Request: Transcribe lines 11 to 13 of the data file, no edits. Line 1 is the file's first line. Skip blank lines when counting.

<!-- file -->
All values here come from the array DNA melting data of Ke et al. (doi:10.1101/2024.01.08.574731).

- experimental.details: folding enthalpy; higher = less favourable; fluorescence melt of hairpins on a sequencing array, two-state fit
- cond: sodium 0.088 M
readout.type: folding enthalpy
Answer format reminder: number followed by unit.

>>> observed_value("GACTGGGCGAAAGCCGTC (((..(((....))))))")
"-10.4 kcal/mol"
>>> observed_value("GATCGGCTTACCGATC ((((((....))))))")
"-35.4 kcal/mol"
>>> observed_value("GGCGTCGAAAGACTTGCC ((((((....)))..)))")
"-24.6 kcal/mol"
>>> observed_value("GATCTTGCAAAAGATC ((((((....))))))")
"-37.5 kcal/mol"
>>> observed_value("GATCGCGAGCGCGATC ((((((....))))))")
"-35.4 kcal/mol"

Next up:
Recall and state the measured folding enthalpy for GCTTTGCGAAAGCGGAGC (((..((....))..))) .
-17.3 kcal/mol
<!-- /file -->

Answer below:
"-24.6 kcal/mol"
>>> observed_value("GATCTTGCAAAAGATC ((((((....))))))")
"-37.5 kcal/mol"